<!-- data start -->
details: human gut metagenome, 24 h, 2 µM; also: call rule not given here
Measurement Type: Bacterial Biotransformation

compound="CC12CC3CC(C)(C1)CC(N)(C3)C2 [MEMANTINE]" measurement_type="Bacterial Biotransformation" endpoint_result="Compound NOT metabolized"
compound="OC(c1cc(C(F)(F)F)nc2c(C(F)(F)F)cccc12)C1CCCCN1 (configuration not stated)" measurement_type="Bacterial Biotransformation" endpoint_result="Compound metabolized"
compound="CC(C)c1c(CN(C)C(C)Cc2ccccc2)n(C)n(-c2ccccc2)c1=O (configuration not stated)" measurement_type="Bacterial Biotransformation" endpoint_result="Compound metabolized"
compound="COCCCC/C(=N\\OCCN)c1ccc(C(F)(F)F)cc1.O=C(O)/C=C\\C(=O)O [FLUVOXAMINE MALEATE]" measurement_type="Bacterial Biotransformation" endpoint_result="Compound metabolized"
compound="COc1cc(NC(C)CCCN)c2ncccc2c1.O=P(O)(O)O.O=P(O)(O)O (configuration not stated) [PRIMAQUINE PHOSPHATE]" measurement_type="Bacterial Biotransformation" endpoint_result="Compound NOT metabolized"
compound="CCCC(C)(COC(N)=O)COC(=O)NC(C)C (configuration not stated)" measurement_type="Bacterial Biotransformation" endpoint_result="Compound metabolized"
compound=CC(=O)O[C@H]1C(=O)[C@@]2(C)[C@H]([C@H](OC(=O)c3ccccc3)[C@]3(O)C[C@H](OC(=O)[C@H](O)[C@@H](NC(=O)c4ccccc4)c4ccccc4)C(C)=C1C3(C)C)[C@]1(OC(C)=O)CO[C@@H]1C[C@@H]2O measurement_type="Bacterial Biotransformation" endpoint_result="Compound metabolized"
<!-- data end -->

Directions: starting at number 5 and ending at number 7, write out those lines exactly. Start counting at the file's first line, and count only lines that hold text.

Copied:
compound="CC(C)c1c(CN(C)C(C)Cc2ccccc2)n(C)n(-c2ccccc2)c1=O (configuration not stated)" measurement_type="Bacterial Biotransformation" endpoint_result="Compound metabolized"
compound="COCCCC/C(=N\\OCCN)c1ccc(C(F)(F)F)cc1.O=C(O)/C=C\\C(=O)O [FLUVOXAMINE MALEATE]" measurement_type="Bacterial Biotransformation" endpoint_result="Compound metabolized"
compound="COc1cc(NC(C)CCCN)c2ncccc2c1.O=P(O)(O)O.O=P(O)(O)O (configuration not stated) [PRIMAQUINE PHOSPHATE]" measurement_type="Bacterial Biotransformation" endpoint_result="Compound NOT metabolized"